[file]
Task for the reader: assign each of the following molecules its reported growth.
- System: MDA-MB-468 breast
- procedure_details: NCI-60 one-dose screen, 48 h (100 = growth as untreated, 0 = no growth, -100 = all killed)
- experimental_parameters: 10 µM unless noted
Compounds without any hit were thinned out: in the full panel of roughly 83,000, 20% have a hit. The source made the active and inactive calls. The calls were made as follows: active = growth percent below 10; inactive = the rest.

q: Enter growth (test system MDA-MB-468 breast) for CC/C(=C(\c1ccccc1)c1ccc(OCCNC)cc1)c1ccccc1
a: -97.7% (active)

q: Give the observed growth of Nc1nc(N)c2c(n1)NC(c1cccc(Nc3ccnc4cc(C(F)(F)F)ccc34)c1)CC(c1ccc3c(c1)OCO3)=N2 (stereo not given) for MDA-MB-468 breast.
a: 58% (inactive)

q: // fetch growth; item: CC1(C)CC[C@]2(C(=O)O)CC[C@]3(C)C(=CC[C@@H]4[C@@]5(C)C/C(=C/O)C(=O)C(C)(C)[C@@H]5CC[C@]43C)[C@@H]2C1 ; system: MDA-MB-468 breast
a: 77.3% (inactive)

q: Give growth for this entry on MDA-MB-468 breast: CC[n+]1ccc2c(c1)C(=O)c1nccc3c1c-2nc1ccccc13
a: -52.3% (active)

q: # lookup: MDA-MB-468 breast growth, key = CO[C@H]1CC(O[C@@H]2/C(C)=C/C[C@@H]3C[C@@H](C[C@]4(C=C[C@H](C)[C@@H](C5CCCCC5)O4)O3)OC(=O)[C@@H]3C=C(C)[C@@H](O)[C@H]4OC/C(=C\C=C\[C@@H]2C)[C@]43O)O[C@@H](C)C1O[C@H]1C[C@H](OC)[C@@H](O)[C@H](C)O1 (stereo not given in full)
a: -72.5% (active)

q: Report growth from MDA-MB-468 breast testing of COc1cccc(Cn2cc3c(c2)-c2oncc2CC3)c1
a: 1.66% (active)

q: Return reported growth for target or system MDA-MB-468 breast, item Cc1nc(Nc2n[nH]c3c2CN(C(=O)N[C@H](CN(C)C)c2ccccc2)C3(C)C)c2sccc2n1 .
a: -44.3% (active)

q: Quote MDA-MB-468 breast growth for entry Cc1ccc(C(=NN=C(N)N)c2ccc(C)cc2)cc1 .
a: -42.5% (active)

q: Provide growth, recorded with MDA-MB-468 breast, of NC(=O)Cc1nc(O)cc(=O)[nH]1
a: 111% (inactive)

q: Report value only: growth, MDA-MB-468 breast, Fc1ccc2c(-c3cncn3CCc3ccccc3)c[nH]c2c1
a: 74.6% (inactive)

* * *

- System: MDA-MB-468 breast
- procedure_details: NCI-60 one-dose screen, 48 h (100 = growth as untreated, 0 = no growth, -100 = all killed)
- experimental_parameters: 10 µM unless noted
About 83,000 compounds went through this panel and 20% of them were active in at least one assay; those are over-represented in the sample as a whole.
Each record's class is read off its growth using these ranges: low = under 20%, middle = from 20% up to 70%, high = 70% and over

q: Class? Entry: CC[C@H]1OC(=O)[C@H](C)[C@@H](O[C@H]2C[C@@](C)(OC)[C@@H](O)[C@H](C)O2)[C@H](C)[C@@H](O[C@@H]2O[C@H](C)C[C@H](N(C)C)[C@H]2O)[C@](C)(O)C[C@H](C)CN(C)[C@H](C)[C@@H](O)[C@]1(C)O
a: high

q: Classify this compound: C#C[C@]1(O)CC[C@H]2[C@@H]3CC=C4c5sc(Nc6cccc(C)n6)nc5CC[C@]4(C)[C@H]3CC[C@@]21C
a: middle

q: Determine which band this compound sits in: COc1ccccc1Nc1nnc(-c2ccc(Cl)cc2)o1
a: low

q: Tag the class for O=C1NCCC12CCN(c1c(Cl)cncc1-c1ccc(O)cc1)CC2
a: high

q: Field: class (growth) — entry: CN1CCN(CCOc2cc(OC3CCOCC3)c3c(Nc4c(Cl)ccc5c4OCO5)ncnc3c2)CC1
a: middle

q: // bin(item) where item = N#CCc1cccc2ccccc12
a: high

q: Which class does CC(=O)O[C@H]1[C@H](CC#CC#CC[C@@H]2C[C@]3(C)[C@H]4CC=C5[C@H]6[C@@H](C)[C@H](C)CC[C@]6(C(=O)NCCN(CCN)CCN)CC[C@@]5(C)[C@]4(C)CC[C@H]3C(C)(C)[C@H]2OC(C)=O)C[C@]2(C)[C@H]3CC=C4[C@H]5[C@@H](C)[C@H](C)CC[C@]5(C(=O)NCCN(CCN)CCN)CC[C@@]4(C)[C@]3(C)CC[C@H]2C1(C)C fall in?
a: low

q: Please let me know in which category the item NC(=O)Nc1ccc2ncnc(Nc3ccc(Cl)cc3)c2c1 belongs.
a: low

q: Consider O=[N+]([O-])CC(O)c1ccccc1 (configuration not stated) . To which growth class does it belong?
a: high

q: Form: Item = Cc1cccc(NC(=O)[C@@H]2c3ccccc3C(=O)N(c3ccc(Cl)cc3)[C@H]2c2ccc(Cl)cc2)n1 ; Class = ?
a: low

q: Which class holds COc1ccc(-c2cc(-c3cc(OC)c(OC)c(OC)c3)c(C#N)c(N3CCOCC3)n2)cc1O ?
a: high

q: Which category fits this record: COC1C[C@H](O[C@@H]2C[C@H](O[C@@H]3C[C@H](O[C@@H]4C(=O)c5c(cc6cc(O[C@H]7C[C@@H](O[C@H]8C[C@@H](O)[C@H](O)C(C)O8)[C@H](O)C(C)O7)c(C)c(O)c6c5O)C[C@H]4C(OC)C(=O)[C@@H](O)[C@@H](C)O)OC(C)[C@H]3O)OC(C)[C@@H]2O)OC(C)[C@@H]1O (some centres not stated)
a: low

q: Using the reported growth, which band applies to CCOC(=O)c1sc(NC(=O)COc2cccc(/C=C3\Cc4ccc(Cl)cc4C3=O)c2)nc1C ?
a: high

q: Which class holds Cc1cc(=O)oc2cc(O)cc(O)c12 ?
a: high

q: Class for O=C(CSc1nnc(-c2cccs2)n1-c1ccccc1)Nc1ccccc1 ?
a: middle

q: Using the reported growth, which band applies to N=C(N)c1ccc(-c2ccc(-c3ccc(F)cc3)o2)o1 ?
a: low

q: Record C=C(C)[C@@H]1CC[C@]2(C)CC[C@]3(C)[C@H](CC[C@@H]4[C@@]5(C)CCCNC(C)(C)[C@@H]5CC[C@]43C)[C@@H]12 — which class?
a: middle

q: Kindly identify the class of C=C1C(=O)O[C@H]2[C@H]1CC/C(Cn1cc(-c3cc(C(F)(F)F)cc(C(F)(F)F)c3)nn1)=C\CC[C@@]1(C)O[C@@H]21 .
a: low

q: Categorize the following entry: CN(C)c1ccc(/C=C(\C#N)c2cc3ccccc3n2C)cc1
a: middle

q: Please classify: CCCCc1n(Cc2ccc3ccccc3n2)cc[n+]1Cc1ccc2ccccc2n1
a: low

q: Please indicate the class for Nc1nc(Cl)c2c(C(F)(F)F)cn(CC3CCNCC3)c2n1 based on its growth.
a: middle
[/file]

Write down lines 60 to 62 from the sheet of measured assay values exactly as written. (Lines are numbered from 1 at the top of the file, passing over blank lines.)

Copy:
q: Class for O=C(CSc1nnc(-c2cccs2)n1-c1ccccc1)Nc1ccccc1 ?
a: middle

q: Using the reported growth, which band applies to N=C(N)c1ccc(-c2ccc(-c3ccc(F)cc3)o2)o1 ?